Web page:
On May 18, 2016, the HAWSCT issued an opinion in Genbao Gao v. State of Haw., Dep’t of the Attorney General, SCWC-14-0000694, authored by Justice McKenna, and the first decision in an appeal in which a party received the assistance of an attorney though the Hawaii Appellate Pro Bono Pilot Project, a program we blogged about here that matches eligible pro se litigants with pro bono appellate counsel. The HAWSCT held that a notice of infraction Gao received from his employer was not a “disciplinary action” within the meaning of the relevant statutes, and, thus, his worker’s compensation claim was not barred, vacating the ICA’s decision to the contrary.
The underlying case involved a worker’s compensation claim filed by Gao after he received the Notice to Improve Performance. After the meeting at which Gao was provided the Notice, he sought treatment for major depression. Approximately one year later, Gao was terminated. Gao then filed the worker’s compensation claim. The Labor and Industrial Relations Board agreed that Gao’s psychological injury resulted from his receiving the Notice, but concluded he was not entitled to worker’s compensation because the Notice was not a “disciplinary action” as defined by the relevant worker’s compensation statutes, HRS 386-1 and 386-3(c). Rather, the LIRAB concluded that because the Notice was a mere reprimand – i.e. a “disciplinary action” – it constituted a personnel action over which Gao had no compensation claim. The ICA affirmed.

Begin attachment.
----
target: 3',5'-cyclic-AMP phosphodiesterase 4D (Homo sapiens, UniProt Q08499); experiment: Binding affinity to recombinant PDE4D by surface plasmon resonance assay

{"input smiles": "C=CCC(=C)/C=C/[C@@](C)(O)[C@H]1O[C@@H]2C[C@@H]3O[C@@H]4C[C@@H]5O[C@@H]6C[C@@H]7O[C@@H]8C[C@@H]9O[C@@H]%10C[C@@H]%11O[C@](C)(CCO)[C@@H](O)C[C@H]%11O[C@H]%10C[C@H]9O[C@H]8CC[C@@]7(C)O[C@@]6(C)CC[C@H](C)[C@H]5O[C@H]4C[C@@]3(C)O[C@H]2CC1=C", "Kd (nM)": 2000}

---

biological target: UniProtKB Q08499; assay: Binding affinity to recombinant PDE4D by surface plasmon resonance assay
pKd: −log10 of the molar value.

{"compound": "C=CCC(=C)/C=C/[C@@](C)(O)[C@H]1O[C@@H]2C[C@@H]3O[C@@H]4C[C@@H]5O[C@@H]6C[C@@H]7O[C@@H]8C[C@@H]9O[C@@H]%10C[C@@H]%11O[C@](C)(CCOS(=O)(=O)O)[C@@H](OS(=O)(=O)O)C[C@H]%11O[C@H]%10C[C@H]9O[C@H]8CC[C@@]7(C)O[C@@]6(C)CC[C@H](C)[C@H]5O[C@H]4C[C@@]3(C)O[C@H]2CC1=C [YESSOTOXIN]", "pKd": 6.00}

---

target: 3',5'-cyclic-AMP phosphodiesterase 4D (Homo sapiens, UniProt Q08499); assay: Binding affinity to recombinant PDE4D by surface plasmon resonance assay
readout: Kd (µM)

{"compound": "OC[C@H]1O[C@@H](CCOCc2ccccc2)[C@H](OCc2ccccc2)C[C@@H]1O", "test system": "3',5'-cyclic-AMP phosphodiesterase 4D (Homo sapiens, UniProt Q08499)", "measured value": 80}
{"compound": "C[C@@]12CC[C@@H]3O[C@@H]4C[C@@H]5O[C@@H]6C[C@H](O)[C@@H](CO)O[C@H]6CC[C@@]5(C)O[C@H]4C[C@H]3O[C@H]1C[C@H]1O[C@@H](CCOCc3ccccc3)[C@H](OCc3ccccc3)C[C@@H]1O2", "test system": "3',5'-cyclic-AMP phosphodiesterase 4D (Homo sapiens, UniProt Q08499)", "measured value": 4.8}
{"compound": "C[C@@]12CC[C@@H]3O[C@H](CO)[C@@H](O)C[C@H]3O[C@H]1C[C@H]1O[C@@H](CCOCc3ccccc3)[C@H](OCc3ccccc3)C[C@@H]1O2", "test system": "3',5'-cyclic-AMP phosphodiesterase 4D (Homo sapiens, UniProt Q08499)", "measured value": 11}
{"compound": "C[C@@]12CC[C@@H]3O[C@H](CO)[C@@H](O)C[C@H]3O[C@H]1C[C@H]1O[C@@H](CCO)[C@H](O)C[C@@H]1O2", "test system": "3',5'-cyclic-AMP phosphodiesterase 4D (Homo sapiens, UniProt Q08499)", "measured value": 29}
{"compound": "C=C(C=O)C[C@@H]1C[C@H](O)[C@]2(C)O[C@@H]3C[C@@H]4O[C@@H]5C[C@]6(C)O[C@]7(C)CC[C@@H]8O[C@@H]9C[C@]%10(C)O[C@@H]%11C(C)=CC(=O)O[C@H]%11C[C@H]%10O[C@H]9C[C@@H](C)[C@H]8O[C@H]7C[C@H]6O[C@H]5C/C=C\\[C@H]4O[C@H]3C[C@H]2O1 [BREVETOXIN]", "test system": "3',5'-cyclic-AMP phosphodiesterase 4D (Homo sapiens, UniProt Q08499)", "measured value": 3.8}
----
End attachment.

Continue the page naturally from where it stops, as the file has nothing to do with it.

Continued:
On certiorari, the HAWSCT disagreed. Reiterating that mental injuries are generally compensable under the worker’s compensation statute, and also recognizing that under HRS 386-3(c) a “disciplinary action” is not subject to compensation under the statute, the court held that the Notice received by Gao was not a “disciplinary action.” Looking to the legislative history of the statute, the HAWSCT noted that “[c]ritical to the legislature’s definition of ‘disciplinary action’ is the mandate of punishment for the infraction of a rule.” Slip. Op. at 17. The court then explained that the Notice received by Gao did not impose sanctions for the infraction of an employer rule, but only the possibility of sanctions. In other words, the Notice did not “punish Gao” but merely “highlighted Gao’s performance deficiencies[.]” Id. at 18.
The court also held that even if the Notice could be construed as punishment, it did not comply with Gao’s HGEA union collective bargaining agreement – necessary for the Notice to have been considered a written reprimand in accord with that agreement.
The HAWSCT’s full unanimous opinion is available Gao.